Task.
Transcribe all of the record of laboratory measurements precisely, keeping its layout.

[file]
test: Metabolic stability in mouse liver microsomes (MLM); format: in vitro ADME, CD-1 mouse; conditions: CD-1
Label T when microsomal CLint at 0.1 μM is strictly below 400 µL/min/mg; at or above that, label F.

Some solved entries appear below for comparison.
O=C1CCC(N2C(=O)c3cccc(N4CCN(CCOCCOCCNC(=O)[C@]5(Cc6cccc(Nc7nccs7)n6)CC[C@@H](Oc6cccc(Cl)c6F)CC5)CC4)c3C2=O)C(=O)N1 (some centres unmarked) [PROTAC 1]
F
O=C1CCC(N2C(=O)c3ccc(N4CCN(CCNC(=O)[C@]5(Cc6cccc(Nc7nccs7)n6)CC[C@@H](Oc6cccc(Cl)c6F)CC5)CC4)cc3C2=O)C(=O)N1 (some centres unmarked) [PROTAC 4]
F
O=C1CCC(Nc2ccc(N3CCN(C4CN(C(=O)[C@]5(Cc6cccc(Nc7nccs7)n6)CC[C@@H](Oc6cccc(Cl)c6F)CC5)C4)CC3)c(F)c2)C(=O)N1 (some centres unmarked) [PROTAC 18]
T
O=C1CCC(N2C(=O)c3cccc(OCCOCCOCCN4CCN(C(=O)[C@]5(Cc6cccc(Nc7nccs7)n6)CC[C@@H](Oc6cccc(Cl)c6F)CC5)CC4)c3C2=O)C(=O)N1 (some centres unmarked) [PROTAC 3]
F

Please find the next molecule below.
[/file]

test: Metabolic stability in mouse liver microsomes (MLM); format: in vitro ADME, CD-1 mouse; conditions: CD-1
Label T when microsomal CLint at 0.1 μM is strictly below 400 µL/min/mg; at or above that, label F.

Some solved entries appear below for comparison.
O=C1CCC(N2C(=O)c3cccc(N4CCN(CCOCCOCCNC(=O)[C@]5(Cc6cccc(Nc7nccs7)n6)CC[C@@H](Oc6cccc(Cl)c6F)CC5)CC4)c3C2=O)C(=O)N1 (some centres unmarked) [PROTAC 1]
F
O=C1CCC(N2C(=O)c3ccc(N4CCN(CCNC(=O)[C@]5(Cc6cccc(Nc7nccs7)n6)CC[C@@H](Oc6cccc(Cl)c6F)CC5)CC4)cc3C2=O)C(=O)N1 (some centres unmarked) [PROTAC 4]
F
O=C1CCC(Nc2ccc(N3CCN(C4CN(C(=O)[C@]5(Cc6cccc(Nc7nccs7)n6)CC[C@@H](Oc6cccc(Cl)c6F)CC5)C4)CC3)c(F)c2)C(=O)N1 (some centres unmarked) [PROTAC 18]
T
O=C1CCC(N2C(=O)c3cccc(OCCOCCOCCN4CCN(C(=O)[C@]5(Cc6cccc(Nc7nccs7)n6)CC[C@@H](Oc6cccc(Cl)c6F)CC5)CC4)c3C2=O)C(=O)N1 (some centres unmarked) [PROTAC 3]
F

Please find the next molecule below.